Software Defined Networks in the Havana release of OpenStack
Software Defined Networks (SDN) are a key technology in enabling users of cloud environments to build a wide variety of virtual environments. The OpenStack network project, Neutron, has been growing at a rapid pace to the point that the OpenStack user can build virtual machines (VM) into various flexible network implementations. This can present a challenge to OpenStack administrators who may not have a clear understanding of the technologies that OpenStack uses to create these virtual networks. This is the first in a series of articles that will look closely how OpenStack Neutron implements these virtual networks. Through the course of these articles we will look in detail how virtual networks are created in Neutron, how data in different networks in kept separate and security features built into the security group functionality.
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Let us start by considering two simple networks created by two different OpenStack tenants. The first network as seen in the illustration below is a simple network with a VM connected to a DHCP server. The server gets its IP from the DHCP server and we can contact the VM from within the network:
A second network exists for another tenant consisting of 2 VMs, a DHCP server, a router/gateway to the external world and public (floating) IP assigned to one of the VMs. This network is shown below:
These virtual networks are created on physical hardware that has no resemblance to the virtual networks. For this discussion a very simple OpenStack environment has been created consisting of one controller node, one network node and one compute node as shown below:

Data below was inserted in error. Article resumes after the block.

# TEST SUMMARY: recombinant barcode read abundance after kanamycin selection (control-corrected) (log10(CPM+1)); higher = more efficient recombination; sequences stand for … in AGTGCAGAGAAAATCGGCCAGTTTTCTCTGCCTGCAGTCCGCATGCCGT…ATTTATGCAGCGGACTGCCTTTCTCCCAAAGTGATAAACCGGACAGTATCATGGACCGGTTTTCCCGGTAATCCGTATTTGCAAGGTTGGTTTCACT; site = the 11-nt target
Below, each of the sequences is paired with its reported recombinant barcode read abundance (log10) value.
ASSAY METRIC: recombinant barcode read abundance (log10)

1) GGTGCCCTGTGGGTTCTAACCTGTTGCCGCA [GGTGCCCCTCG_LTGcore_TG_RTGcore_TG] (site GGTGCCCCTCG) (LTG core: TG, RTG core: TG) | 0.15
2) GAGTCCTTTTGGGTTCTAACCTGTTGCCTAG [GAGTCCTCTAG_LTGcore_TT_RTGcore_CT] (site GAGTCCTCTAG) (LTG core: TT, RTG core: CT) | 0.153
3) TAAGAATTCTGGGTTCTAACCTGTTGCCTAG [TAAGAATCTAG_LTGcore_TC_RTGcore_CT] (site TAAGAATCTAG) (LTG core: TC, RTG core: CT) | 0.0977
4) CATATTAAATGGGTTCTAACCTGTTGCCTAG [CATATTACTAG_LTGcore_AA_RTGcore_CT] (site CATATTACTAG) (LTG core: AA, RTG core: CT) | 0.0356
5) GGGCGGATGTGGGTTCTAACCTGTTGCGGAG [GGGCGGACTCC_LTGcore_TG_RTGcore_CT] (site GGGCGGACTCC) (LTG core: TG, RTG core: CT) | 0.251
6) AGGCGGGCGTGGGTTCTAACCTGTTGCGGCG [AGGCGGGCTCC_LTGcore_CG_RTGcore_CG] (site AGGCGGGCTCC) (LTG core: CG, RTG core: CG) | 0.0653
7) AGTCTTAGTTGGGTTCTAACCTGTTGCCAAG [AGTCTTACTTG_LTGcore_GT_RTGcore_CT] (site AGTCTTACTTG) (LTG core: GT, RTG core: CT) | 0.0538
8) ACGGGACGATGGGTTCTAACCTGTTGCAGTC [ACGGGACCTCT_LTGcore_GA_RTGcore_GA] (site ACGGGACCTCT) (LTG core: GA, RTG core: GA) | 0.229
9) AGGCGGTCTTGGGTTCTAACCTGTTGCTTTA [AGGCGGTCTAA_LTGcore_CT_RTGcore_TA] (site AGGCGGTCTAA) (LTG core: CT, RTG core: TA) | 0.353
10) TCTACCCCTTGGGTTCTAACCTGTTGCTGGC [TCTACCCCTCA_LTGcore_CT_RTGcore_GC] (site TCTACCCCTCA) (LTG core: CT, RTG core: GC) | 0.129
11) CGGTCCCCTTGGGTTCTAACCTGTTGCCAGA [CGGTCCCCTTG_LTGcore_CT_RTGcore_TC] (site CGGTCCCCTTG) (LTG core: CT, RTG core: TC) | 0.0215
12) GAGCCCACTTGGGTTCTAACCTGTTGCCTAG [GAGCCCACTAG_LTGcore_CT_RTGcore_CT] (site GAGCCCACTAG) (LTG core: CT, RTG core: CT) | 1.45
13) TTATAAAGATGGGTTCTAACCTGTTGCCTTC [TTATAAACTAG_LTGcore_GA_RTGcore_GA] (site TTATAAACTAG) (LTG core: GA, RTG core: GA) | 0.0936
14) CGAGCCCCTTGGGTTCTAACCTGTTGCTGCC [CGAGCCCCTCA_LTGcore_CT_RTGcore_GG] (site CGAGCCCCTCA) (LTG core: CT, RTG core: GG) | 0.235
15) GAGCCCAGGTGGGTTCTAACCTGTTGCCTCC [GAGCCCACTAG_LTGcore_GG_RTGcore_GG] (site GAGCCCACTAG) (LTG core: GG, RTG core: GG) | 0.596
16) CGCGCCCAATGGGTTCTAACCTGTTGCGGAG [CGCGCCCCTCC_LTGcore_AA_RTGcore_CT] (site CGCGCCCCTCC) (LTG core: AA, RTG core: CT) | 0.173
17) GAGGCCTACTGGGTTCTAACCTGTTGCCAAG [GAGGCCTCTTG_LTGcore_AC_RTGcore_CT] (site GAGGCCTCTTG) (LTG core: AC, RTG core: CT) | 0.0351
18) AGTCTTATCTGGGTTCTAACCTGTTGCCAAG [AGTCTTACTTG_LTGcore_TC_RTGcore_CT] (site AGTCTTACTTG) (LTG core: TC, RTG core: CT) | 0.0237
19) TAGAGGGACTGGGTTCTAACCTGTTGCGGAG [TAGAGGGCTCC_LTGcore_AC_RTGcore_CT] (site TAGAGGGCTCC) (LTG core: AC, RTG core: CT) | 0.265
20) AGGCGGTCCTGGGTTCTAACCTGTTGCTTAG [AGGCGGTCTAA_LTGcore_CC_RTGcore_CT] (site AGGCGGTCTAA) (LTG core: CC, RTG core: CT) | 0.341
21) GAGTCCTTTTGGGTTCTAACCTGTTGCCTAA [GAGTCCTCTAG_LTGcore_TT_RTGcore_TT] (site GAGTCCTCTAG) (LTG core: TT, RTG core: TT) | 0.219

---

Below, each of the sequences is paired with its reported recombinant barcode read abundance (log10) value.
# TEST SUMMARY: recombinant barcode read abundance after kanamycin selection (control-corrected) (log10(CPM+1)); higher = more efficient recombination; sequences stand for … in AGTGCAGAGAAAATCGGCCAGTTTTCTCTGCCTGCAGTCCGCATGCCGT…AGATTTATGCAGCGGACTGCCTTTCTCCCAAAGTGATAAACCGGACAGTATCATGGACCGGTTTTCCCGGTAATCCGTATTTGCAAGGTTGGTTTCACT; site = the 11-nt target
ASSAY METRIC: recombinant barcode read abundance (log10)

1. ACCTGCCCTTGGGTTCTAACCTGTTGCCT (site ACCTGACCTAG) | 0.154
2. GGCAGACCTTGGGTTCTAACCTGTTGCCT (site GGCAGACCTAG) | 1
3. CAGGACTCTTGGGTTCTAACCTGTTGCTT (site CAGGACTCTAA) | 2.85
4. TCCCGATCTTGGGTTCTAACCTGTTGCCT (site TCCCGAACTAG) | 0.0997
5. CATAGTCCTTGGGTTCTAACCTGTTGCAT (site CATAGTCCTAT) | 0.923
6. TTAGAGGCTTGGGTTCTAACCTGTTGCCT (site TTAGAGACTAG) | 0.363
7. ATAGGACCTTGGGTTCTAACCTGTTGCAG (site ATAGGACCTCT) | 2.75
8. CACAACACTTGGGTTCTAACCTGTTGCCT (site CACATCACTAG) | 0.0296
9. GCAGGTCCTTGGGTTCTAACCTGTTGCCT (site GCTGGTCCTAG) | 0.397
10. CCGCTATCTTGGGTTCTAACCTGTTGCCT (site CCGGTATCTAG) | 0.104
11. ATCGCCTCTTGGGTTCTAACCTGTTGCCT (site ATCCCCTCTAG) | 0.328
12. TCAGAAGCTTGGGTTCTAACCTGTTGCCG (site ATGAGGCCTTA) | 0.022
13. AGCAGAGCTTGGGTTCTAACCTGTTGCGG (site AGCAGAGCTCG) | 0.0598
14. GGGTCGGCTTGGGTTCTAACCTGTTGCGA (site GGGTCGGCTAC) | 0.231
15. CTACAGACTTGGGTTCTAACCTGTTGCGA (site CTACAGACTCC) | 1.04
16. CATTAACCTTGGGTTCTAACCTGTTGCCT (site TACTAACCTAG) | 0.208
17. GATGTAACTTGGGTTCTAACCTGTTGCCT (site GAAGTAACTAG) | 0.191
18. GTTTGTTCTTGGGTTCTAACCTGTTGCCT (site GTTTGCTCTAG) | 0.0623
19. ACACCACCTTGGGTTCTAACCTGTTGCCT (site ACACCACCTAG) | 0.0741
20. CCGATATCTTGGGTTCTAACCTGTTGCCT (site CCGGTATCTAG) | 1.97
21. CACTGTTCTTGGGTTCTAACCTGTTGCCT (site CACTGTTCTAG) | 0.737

Creation of the networks for the each of tenants named test and test1, occur within the compute and network nodes. More specifically this series of articles will examine how the Open vSwitch (OVS) processes on each node enable the creation of separate networks and isolate them. Additionally use of iptables rules on the compute node are used to apply security group rules on each network, enabling traffic filtering into and out of each VM.
Continuing this series will look at how several Linux technologies are used to the filter traffic in and out of the VMs. We will look at how a path from the VM to the OVS process is created so that iptables can be used to filter this traffic and specifically why the path changed from the Folsom release using Nova security group rules to the current technique. Then the iptables rules that are created to do this filtering will be examined to see how they perform this function.
Subsequent articles will review the OVS process in detail to see how the traffic enters the OVS process and exactly how the packets are manipulated to keep each network separate. This example with use GRE tunnels to separate the network traffic going between the network and compute nodes, however alternate technologies such as VLANS or VXLANs could be used. Once the concepts of traffic separation using GRE tunnels is understood the reader should easily be able to make the transition to either or these alternate techniques.
The traffic then moves to the network node where we will look at the use of OVS to direct each network's traffic to the proper DHCP server or gateway. We will see how network namespaces are used to isolate each endpoint as well as use of Linux routing and NAT rules inside of a namespace to allocate an external public IP to one of the VMs so that it can be reached from the internet. Namespaces have been added to the Linux kernel in the last few years and add a very powerful tool that OpenStack is able to leverage. Each network namespace created has its own separate, isolated network stack which facilitates creating networks for different tenants that are able to use the same IP addresses. Without namespaces the OpenStack administrator would have to allocate distinct separate IP address ranges for each tenants networks as was the case is early implementations of OpenStack.
This series will help OpenStack users and administrators in understanding how the various pieces fit together to make Neutron work. From there the administrator will have the basic tools to solve the network problems that arise from time to time.